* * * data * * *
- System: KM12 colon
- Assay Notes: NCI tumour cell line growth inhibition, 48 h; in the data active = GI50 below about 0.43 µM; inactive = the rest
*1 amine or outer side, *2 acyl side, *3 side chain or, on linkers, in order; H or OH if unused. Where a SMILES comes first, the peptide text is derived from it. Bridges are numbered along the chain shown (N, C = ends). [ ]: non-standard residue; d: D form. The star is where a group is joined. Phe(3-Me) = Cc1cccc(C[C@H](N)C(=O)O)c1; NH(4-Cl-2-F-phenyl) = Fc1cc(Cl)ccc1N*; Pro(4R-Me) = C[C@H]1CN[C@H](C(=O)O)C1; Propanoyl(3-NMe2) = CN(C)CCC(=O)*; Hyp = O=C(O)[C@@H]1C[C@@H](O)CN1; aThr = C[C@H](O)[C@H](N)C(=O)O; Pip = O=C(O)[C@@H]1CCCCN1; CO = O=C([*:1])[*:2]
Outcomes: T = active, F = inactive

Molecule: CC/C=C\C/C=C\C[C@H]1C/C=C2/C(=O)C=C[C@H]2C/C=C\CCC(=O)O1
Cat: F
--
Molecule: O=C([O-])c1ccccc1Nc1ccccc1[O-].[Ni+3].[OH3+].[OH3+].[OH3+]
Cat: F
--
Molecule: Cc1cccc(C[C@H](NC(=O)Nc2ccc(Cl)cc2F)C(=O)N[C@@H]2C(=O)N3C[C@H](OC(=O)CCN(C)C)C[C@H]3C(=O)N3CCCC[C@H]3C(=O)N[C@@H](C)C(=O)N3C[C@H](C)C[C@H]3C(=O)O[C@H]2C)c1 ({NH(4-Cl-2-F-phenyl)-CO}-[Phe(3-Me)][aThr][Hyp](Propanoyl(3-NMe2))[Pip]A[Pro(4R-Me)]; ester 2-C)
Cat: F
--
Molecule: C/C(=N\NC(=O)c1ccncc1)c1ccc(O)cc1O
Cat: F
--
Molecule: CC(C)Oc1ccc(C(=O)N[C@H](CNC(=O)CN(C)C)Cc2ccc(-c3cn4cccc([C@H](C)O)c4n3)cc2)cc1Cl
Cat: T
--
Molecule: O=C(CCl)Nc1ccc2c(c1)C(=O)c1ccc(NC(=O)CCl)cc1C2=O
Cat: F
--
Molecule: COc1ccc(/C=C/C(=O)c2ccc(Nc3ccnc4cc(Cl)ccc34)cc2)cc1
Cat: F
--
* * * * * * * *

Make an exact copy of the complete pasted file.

- System: KM12 colon
- Assay Notes: NCI tumour cell line growth inhibition, 48 h; in the data active = GI50 below about 0.43 µM; inactive = the rest
*1 amine or outer side, *2 acyl side, *3 side chain or, on linkers, in order; H or OH if unused. Where a SMILES comes first, the peptide text is derived from it. Bridges are numbered along the chain shown (N, C = ends). [ ]: non-standard residue; d: D form. The star is where a group is joined. Phe(3-Me) = Cc1cccc(C[C@H](N)C(=O)O)c1; NH(4-Cl-2-F-phenyl) = Fc1cc(Cl)ccc1N*; Pro(4R-Me) = C[C@H]1CN[C@H](C(=O)O)C1; Propanoyl(3-NMe2) = CN(C)CCC(=O)*; Hyp = O=C(O)[C@@H]1C[C@@H](O)CN1; aThr = C[C@H](O)[C@H](N)C(=O)O; Pip = O=C(O)[C@@H]1CCCCN1; CO = O=C([*:1])[*:2]
Outcomes: T = active, F = inactive

Molecule: CC/C=C\C/C=C\C[C@H]1C/C=C2/C(=O)C=C[C@H]2C/C=C\CCC(=O)O1
Cat: F
--
Molecule: O=C([O-])c1ccccc1Nc1ccccc1[O-].[Ni+3].[OH3+].[OH3+].[OH3+]
Cat: F
--
Molecule: Cc1cccc(C[C@H](NC(=O)Nc2ccc(Cl)cc2F)C(=O)N[C@@H]2C(=O)N3C[C@H](OC(=O)CCN(C)C)C[C@H]3C(=O)N3CCCC[C@H]3C(=O)N[C@@H](C)C(=O)N3C[C@H](C)C[C@H]3C(=O)O[C@H]2C)c1 ({NH(4-Cl-2-F-phenyl)-CO}-[Phe(3-Me)][aThr][Hyp](Propanoyl(3-NMe2))[Pip]A[Pro(4R-Me)]; ester 2-C)
Cat: F
--
Molecule: C/C(=N\NC(=O)c1ccncc1)c1ccc(O)cc1O
Cat: F
--
Molecule: CC(C)Oc1ccc(C(=O)N[C@H](CNC(=O)CN(C)C)Cc2ccc(-c3cn4cccc([C@H](C)O)c4n3)cc2)cc1Cl
Cat: T
--
Molecule: O=C(CCl)Nc1ccc2c(c1)C(=O)c1ccc(NC(=O)CCl)cc1C2=O
Cat: F
--
Molecule: COc1ccc(/C=C/C(=O)c2ccc(Nc3ccnc4cc(Cl)ccc34)cc2)cc1
Cat: F
--